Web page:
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Children, adults have different types and amounts of antibodies to fight Covid-19: Study

Prashasti Awasthi | Updated on November 06, 2020 Published on November 06, 2020

Difference in amount, type set the course of recovery from the infection; determines the time needed for individual’s recovery

Mumbai, November 6

A new study by researchers at the Columbia University Vagelos College of Physicians and Surgeons has revealed that children and adults produce different types and amounts of antibodies to fight the coronavirus infection.

The difference in the amount and type set the course of the recovery from the infection and determines how long the individual takes to recuperate from SARS-CoV-2.

The researchers wrote: “Our study provides an in-depth examination of SARS-CoV-2 antibodies in kids, revealing a stark contrast with adults.”

Also read: Symptomatic, diabetic Covid positive children have a higher viral load: Study

Author Matteo Porotto, associate professor of viral molecular pathogenesis in Columbia’s Department of Paediatrics, said: “In kids, the infectious course is much shorter and probably not as disseminated as in adults.”

Porotto added, “Kids may clear this virus more efficiently than adults and they may not need a strong antibody immune response to get rid of it.”

SARS-CoV-2 mild in children

The researchers found that the majority of children cope well with the virus while older people struggle.

Columbia University immunologist Donna Farber said: “This is a new infection for everybody but children are uniquely adapted to see pathogens for the first time. That’s what their immune system is designed to do.”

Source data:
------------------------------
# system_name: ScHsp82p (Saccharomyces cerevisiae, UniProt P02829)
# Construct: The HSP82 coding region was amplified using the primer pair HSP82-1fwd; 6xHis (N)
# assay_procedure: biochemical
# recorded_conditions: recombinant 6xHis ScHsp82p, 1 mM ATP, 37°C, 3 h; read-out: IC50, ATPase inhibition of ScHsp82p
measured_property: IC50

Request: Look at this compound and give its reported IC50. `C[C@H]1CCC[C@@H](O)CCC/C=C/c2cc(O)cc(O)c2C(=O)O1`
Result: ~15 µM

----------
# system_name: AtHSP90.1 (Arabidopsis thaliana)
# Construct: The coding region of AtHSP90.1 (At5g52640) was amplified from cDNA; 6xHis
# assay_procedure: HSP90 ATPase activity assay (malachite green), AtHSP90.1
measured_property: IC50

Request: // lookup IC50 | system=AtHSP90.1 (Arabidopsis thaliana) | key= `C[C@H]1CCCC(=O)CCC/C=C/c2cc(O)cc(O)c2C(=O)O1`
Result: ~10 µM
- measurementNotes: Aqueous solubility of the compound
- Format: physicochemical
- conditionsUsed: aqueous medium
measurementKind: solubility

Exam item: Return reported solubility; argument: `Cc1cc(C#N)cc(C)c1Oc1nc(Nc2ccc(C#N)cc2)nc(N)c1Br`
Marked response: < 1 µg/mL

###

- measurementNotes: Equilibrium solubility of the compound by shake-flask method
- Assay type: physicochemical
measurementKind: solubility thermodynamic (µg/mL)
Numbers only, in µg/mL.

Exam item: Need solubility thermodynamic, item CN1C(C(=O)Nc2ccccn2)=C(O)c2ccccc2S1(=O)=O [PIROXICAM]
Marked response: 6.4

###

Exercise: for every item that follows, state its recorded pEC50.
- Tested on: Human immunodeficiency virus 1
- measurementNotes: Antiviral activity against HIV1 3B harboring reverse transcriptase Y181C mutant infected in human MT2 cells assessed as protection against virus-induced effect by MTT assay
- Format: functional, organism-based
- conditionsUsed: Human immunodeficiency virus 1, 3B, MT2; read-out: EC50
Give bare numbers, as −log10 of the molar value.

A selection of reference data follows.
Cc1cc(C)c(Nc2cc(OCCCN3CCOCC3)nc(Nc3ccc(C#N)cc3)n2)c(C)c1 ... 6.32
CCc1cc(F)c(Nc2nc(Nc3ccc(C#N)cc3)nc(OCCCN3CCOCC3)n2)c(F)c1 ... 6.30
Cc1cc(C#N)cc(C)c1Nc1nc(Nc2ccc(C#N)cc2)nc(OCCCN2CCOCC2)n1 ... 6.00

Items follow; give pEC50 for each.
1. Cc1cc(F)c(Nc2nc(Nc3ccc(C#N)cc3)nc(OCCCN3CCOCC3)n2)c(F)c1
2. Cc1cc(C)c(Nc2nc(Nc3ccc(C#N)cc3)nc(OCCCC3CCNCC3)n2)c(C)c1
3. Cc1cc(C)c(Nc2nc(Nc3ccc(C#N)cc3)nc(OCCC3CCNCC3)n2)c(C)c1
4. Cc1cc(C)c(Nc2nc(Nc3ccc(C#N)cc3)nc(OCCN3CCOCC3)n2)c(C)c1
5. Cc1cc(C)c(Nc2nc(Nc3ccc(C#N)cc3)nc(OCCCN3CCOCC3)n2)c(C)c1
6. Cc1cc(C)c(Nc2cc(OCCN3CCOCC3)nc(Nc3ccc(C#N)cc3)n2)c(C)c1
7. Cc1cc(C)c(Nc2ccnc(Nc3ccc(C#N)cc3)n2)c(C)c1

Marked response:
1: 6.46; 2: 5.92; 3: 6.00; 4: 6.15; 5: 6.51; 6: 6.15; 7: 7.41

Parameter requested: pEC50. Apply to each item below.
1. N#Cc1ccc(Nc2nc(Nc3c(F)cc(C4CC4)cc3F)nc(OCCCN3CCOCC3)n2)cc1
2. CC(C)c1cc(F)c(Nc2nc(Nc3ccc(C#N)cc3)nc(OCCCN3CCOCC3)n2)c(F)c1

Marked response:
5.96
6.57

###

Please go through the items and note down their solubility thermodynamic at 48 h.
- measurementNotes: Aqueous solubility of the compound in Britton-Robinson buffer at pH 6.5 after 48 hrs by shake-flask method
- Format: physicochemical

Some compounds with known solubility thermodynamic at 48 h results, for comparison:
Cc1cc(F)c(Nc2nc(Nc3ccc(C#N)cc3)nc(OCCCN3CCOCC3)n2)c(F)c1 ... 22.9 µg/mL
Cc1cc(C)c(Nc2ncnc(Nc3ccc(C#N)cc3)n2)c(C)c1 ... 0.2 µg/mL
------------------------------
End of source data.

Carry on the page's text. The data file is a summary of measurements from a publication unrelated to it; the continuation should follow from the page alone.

She added: “Children have a lot of naive T cells that are able to recognise all sorts of new pathogens, whereas older people depend more on our immunological memories. We’re not as able to respond to a new pathogen as children can.”

Neutralising antibodies

The researchers wrote that since children produce fewer antibodies, they are able to recover faster. As in the case of SARS-CoV-2, more neutralising antibodies mean more inflammation and severity due to overactive immune responses.

Also read Covid-19: Asymptomatic children have low coronavirus levels compared to those with symptoms, study finds

In contrast to adults, children also produce very few antibodies against a viral protein that is only visible to the immune system after the virus infects human cells.

The authors added: “That suggests that in kids, the infection doesn’t really spread a lot and doesn’t kill a lot of their cells because children clear the natural virus rapidly; they do not have a widespread infection and they do not need a strong antibody response.”

The findings of the study were published in the journal EurekAlert!

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Published on November 06, 2020
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